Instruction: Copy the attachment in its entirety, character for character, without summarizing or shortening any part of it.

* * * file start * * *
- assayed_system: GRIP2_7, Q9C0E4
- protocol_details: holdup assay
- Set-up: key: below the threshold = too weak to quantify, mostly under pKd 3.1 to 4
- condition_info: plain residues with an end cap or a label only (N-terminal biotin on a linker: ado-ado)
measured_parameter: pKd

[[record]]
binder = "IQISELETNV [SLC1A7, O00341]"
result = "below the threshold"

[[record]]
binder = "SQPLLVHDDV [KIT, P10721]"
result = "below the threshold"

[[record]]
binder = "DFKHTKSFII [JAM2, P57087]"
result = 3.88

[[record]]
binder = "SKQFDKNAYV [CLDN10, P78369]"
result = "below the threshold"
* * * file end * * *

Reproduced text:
- assayed_system: GRIP2_7, Q9C0E4
- protocol_details: holdup assay
- Set-up: key: below the threshold = too weak to quantify, mostly under pKd 3.1 to 4
- condition_info: plain residues with an end cap or a label only (N-terminal biotin on a linker: ado-ado)
measured_parameter: pKd

[[record]]
binder = "IQISELETNV [SLC1A7, O00341]"
result = "below the threshold"

[[record]]
binder = "SQPLLVHDDV [KIT, P10721]"
result = "below the threshold"

[[record]]
binder = "DFKHTKSFII [JAM2, P57087]"
result = 3.88

[[record]]
binder = "SKQFDKNAYV [CLDN10, P78369]"
result = "below the threshold"